The Syrian people are starving. According to the United Nations, about 800,000 civilians are currently under siege. In areas around the cities of Homs, Aleppo and Deir Ezzor and in parts of the capital, Damascus, no food, medical supplies or humanitarian aid can get in, and people can’t get out. Many have already died under these “starvation sieges” and hundreds of thousands teeter on the brink, subsisting on grass and weeds. In Damascus, a cleric has ruled that under these conditions, Muslims are permitted to eat normally forbidden animals like cats, dogs and donkeys.
This is not a famine. Food is abundant just a few miles away from these besieged areas. Military forces — mainly the army of President Bashar al-Assad, but in some cases extremist anti-Assad militias — are preventing food and medicine from reaching trapped civilians. In addition to starving, many people in besieged areas have been stricken by diseases, including polio, but can’t get medical treatment because doctors can’t get through.
This moral obscenity demands action by the international community. Any armed group that prevents humanitarian access — whether the Syrian regime’s forces or rebel militias — should be subject to coercive measures.
France’s foreign minister, Laurent Fabius, has denounced the international community’s failure to prevent starvation as “absolutely scandalous” and is now calling for “much stronger action.”
The news that France may propose a strong Security Council resolution is welcome, but Mr. Fabius hasn’t made clear whether such a measure would invoke Chapter VII of the United Nations Charter, which allows the Security Council to enforce its directives through military action. If it doesn’t, the resolution will be inadequate.
The recent attacks on the convoys attempting to deliver humanitarian aid into the besieged city of Homs are a case in point: The lifting of the sieges can’t be left to the warring factions on the ground. An external, international force must be introduced to guarantee the safe passage of food and medicine to starving Syrian civilians.
The Russian president, Vladimir V. Putin, remains a major obstacle. His government has vetoed three Security Council resolutions on Syria since October 2011 and Russia has said it would support measures on humanitarian issues only if Syria agrees to them. But Mr. Putin’s geostrategic calculations and Mr. Assad’s coldblooded recalcitrance cannot be allowed to stand in the way of thousands of Syrian civilians eating.
If Russia blocks meaningful international action, and if the Assad regime or any rebel group refuses to allow humanitarian aid into the besieged areas, the sieges must be broken by any means necessary.
We should invoke the Responsibility to Protect, the principle that if a state fails to protect its populations from mass atrocities — or is in fact the perpetrator of such crimes — the international community must step in to protect the victims, with the collective use of force authorized by the Security Council. And if a multinational force cannot be assembled, then at least some countries should step up and organize Syria’s democratically oriented rebel groups to provide the necessary force on the ground, with air cover from participating nations.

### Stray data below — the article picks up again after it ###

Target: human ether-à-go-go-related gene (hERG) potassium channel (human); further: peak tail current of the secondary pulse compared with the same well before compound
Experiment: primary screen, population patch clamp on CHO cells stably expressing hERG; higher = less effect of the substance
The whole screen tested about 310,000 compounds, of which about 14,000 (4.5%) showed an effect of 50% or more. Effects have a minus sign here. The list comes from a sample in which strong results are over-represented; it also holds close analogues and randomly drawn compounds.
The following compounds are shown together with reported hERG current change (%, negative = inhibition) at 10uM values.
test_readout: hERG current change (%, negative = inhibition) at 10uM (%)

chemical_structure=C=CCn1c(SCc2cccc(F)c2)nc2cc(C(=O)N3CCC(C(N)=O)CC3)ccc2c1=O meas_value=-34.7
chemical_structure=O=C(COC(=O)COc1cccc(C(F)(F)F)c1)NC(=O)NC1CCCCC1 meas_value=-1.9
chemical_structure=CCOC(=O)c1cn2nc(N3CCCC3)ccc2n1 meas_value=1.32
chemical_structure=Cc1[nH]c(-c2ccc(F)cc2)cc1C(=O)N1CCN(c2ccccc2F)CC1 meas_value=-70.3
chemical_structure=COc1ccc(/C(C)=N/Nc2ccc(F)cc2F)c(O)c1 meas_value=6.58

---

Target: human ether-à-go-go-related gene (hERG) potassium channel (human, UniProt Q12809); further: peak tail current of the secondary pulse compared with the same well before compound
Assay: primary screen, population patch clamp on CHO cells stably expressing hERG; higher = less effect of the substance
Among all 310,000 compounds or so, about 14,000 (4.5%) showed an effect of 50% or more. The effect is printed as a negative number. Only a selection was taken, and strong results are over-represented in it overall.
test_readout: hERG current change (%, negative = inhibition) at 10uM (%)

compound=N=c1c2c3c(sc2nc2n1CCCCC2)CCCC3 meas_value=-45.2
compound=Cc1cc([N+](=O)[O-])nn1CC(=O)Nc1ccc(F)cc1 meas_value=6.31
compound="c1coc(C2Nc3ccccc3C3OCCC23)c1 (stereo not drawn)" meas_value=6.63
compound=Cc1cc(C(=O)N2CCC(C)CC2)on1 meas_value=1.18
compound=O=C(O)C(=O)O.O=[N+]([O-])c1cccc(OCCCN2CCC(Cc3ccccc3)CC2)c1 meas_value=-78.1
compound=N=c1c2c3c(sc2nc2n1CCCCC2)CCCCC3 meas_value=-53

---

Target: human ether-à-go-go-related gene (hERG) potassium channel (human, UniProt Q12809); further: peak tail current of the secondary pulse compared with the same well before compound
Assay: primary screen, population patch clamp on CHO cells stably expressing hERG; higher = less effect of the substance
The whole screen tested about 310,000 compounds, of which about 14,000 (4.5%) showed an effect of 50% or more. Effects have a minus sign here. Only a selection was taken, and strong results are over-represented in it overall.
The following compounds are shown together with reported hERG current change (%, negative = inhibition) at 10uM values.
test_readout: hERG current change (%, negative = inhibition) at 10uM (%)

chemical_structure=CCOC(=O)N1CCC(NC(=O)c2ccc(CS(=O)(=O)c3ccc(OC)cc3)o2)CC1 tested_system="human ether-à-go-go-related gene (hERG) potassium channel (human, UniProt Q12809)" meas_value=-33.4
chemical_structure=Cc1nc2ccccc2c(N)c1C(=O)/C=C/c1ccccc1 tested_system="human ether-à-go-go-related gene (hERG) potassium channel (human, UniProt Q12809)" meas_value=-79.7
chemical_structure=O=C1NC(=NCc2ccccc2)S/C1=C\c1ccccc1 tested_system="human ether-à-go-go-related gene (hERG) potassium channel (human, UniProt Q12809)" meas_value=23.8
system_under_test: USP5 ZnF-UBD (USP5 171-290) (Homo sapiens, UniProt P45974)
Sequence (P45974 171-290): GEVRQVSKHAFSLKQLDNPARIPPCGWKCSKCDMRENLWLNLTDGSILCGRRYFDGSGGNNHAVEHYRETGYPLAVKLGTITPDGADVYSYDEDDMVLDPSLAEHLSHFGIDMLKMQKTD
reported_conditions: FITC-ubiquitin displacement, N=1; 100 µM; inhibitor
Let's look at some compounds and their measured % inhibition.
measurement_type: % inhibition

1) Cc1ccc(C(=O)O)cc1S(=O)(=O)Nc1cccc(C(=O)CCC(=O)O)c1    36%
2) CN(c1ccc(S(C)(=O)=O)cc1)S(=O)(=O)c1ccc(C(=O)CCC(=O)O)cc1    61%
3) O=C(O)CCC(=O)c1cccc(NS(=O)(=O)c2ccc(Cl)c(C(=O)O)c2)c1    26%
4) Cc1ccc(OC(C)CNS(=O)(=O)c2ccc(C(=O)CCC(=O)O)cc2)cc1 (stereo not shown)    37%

There are precedents to follow. The American-led and United Nations-approved multinational effort in Somalia between December 1992 and May 1993 was authorized to use “all necessary measures” to guarantee the delivery of humanitarian aid. In retrospect, this all-but-forgotten operation was largely successful in humanitarian terms. While public attention has focused on the “Black Hawk Down” battle of October 1993, a military failure, the strictly humanitarian goal of getting food to starving Somalis was in fact a success.
Before any such operation begins, however, Mr. Assad and the rebel groups should be put on notice that they have 48 hours to lift the sieges. There are reasons to believe that the mere threat of coercive action would produce results.
As we saw in September, the threat of force pushed the Assad regime to comply. Faced with President Obama’s threat of an imminent military strike last August, Mr. Assad, under Russian pressure, agreed to hand over his stockpile of chemical weapons (the same weapons he claimed he didn’t have). A similar threat of force could once again compel both Mr. Assad’s government and extremist rebels to make a choice: Allow humanitarian aid to flow or be subject to attack.
Invoking the responsibility to protect would also confront Russia with a choice: Convince Mr. Assad to lift the sieges or be left behind by an international community that is prepared to act.
Humanitarian interventions typically occur when moral principles overlap with political interests. As we approach the third anniversary of the Syrian conflict, this alignment is taking shape. Growing global outrage over the humanitarian nightmare in Syria — replete with refugee flows, sarin gas, barrel bombs, and “industrial-scale” killings and torture, as revealed last month in a collection of 55,000 gut-wrenching photographs — has horrified the world.
Using force to prevent starvation will not immediately resolve the crisis in Syria. It will, however, make a qualitative difference in the lives of hundreds of thousands of Syrian civilians. It will also send a clear message to the Syrian regime and the extremist militias: The international community, after three years of watching this moral and humanitarian catastrophe unfold from the sidelines, is finally prepared to act.
Danny Postel and Nader Hashemi, the associate director and director, respectively, of the Center for Middle East Studies at the Josef Korbel School of International Studies at the University of Denver, are co-editors of The Syria Dilemma.